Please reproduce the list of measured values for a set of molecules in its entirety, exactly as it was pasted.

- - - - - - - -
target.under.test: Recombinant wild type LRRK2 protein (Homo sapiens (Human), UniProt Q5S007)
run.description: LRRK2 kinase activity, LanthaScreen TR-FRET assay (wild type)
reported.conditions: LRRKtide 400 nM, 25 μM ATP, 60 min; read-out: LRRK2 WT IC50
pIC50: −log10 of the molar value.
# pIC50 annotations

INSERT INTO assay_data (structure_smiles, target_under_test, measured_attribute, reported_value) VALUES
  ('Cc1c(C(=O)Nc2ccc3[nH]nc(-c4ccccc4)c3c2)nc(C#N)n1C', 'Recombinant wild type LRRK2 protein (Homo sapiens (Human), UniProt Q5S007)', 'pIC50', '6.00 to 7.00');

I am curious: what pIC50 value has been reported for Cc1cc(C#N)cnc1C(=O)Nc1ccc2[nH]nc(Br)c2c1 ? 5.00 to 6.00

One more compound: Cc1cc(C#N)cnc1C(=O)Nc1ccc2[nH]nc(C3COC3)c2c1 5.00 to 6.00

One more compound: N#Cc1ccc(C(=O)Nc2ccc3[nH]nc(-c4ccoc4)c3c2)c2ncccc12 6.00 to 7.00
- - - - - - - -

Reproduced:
target.under.test: Recombinant wild type LRRK2 protein (Homo sapiens (Human), UniProt Q5S007)
run.description: LRRK2 kinase activity, LanthaScreen TR-FRET assay (wild type)
reported.conditions: LRRKtide 400 nM, 25 μM ATP, 60 min; read-out: LRRK2 WT IC50
pIC50: −log10 of the molar value.
# pIC50 annotations

INSERT INTO assay_data (structure_smiles, target_under_test, measured_attribute, reported_value) VALUES
  ('Cc1c(C(=O)Nc2ccc3[nH]nc(-c4ccccc4)c3c2)nc(C#N)n1C', 'Recombinant wild type LRRK2 protein (Homo sapiens (Human), UniProt Q5S007)', 'pIC50', '6.00 to 7.00');

I am curious: what pIC50 value has been reported for Cc1cc(C#N)cnc1C(=O)Nc1ccc2[nH]nc(Br)c2c1 ? 5.00 to 6.00

One more compound: Cc1cc(C#N)cnc1C(=O)Nc1ccc2[nH]nc(C3COC3)c2c1 5.00 to 6.00

One more compound: N#Cc1ccc(C(=O)Nc2ccc3[nH]nc(-c4ccoc4)c3c2)c2ncccc12 6.00 to 7.00